GLOBE - Global Business Development
The Global Business Growth program is taught at the 6th grade level and in the 5th year of technical school. "GLOBE is great;' says Homberger, "because one of our major strengths is that we are part of an international network, JA Worldwide. So the kids have the opportunity to learn about other cultures, speak the English language, and learn to negotiate. Also, they learn about Costa Rica's competitive edge, find what kind of products the country has to improve our competitiveness." "They make a joint venture," Homberger says. "It's part of the Company program. You have the Costa Rican group and the International group.
They learn how to take pictures with a digital camera and put it through the network. They learn about customs procedures and requirements to export Costa Rican products and they import other countries' products." As with all the Junior Achievement programs, the volunteers' contribution is vital to the students' integration of these concepts. "All of these new programs that we are introducing;' Homberger comments, "allow the young to become more familiarized with multi-cultures, Internet, interchange of information. They have Junior Achievement, a worldwide organization dedicated to instilling entrepreneurial values in young people, has become an influential presence in Costa Rica's educational system since it was established in Costa Rica in 1988.
The business leaders who brought the well-known concept to Costa Rica, including several prominent members of AmCham, were motivated to do so by the results of a 1987 CID-Gallup poll showing that 70% of Costa Rican young people aspired to work for the government. While government service is an honorable calling, this overwhelming preference highlighted a national tendency to play it safe and seemed to indicate a need to promote a more dynamic vision of what a person can do in life. Junior Achievement has, since then, worked with government organizations, other non-government organizations and private business in establishing a series of educational programs designed to help young people to understand the economic forces around them and inspire them to participate as economic actors.
Programs for Companies
"When you send a group of executives (volunteers) to a school;' Junior Achievement executive director Sylvia Homberger notes, "you send a message that the company really is interested in the (growth of) Companies provide volur students and funding to Education's contribution. the community." Through 2006, Junior Achievement in Costa Rica spent much of its efforts developing programs and received a significant portion of its funding from CRUSH, a Costa Rican foundation whose seed funds came from USAID (the official United States government foreign aid agency).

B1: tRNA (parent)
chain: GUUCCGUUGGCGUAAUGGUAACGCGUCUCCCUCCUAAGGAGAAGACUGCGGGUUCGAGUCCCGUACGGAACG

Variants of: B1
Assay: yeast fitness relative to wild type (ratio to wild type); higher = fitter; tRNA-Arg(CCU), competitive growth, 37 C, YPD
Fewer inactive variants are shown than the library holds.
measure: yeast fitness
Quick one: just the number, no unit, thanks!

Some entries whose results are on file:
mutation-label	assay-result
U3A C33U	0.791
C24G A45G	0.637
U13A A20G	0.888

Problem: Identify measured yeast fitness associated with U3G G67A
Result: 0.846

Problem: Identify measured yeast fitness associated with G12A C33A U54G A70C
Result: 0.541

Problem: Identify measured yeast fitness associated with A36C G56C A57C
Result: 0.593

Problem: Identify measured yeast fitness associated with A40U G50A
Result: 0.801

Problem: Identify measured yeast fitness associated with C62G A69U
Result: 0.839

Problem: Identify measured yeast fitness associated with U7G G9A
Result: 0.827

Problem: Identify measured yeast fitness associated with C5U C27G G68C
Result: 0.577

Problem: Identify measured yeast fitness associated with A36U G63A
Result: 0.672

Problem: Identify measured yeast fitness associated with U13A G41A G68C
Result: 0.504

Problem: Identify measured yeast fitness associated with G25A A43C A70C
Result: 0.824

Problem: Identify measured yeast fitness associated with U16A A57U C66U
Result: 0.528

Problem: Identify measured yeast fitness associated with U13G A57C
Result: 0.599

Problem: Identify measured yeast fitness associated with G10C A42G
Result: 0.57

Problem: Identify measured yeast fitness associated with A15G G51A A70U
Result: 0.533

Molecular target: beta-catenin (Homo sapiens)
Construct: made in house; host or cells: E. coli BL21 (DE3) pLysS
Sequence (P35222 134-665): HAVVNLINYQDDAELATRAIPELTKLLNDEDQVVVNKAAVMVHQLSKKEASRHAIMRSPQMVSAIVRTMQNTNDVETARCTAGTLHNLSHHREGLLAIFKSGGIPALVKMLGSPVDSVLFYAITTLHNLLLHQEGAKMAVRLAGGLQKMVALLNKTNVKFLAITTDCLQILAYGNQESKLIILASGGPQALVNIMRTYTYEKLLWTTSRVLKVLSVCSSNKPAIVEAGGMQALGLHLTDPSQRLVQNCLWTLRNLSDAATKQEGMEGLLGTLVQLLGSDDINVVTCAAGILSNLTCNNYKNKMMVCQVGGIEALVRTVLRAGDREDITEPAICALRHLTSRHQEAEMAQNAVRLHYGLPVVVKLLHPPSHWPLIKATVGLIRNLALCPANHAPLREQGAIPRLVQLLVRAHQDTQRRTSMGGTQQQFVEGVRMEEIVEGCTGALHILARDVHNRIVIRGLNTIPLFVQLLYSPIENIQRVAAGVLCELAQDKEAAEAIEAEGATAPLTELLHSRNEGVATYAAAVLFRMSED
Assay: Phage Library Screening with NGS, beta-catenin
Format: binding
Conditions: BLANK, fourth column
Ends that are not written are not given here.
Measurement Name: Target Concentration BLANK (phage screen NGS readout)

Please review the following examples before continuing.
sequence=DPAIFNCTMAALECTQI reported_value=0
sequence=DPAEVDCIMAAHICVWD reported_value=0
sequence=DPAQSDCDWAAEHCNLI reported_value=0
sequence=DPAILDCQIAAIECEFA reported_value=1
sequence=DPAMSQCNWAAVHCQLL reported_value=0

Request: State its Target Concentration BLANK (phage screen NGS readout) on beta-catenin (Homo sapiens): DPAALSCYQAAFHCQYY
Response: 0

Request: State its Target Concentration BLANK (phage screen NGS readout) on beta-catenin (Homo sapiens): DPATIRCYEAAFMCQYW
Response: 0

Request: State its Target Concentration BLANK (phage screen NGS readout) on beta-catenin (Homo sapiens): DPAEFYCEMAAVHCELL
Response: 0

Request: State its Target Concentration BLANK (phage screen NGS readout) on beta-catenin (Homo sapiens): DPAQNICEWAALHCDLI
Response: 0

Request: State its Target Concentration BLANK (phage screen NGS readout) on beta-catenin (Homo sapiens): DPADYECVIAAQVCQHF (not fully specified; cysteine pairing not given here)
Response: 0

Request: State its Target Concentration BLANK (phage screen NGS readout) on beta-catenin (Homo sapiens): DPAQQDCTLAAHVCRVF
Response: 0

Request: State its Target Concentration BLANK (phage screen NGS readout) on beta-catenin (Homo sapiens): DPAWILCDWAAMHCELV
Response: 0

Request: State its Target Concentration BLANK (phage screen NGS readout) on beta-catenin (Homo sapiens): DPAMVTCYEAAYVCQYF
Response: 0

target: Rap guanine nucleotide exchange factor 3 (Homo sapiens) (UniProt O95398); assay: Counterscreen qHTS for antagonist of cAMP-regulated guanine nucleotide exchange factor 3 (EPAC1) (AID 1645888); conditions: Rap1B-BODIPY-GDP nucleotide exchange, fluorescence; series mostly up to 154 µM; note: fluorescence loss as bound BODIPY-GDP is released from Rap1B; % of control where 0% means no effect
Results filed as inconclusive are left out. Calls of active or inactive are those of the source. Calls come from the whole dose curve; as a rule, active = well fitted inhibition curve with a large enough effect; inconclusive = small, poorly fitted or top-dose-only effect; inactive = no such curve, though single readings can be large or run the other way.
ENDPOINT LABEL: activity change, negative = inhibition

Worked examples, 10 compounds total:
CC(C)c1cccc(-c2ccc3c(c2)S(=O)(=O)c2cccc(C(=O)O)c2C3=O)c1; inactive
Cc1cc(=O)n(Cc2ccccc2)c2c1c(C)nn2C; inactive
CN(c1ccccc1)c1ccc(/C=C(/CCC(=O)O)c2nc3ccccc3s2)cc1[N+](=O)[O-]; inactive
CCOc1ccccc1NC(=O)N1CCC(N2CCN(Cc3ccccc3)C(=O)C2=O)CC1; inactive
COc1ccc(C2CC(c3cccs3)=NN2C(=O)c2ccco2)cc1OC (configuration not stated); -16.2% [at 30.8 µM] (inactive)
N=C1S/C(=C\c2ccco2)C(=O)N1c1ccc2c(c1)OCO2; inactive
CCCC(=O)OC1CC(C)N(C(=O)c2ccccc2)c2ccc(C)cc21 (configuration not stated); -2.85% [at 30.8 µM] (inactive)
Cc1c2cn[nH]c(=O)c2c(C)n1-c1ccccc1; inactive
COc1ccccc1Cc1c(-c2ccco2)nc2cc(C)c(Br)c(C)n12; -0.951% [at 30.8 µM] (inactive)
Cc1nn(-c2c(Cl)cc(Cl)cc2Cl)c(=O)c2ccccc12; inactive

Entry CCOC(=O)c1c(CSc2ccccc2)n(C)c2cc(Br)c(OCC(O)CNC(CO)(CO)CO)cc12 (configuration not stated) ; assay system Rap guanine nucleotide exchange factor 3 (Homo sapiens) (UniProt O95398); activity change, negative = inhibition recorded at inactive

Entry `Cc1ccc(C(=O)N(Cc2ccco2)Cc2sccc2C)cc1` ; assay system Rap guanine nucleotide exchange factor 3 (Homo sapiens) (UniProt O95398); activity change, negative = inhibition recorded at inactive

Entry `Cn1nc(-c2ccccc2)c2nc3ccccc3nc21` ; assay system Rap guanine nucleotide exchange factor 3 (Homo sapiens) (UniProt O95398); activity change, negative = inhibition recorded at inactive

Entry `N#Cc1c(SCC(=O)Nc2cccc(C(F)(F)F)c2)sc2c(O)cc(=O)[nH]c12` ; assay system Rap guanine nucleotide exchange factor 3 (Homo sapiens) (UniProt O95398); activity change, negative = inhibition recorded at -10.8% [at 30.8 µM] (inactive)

Funding now comes primarily from private business, usually within the context of "Corporate Social Responsibility" (CSR) programs. Homberger says, "We’re now working on the sustainability of the project. We need to invoke the business sector because they're the ones who will support these programs that will improve the workforce and prepare youth for commercial opportunities." Companies provide volunteers to work with the students and funding to match the Ministry of Education's contribution. "For example," she says, the Ministry of Education "provides the teachers, plus some transportation. Junior Achievement has to provide teaching material, volunteers, passwords for software and technical support.' "The good thing," says Homberger, "is that we are part of the (Costa Rican Ministry of Education) curriculum now.'
Junior Achievement shows an admirable compulsion to measure results, and in that arena Homberger emphasizes the primary schools that have been sponsored by INTEL and SC Johnson because they have hosted full Junior Achievement programs for over five years. When companies "have been present in the schools of their community for over five years," says Homberger, "this allows us to set up the platform for making a longitudinal impact measurement of the program! This requires "companies that are committed to the schools and high schools in their communities in a permanent fashion." The results of students in the JA programs are compared to those of students of comparable socio-economic background, and in similar schools, who are not in the JA programs.
The tests have been supervised and analyzed by the University of Costa Rica (UCR) statistics program. The control group scores 48% on a test that the students who have participated in 5 years of J.A. courses score 81 %. "They know who is a manager, who does marketing, they know basic economic concepts! Homberger states that Junior Achievement conducted such a comparative study in 2004, repeated it in 2006 and in 2007 expects to do it again. This ability and willingness to measure program impact is of real value to companies as they encourage JA volunteers and fund JA programs.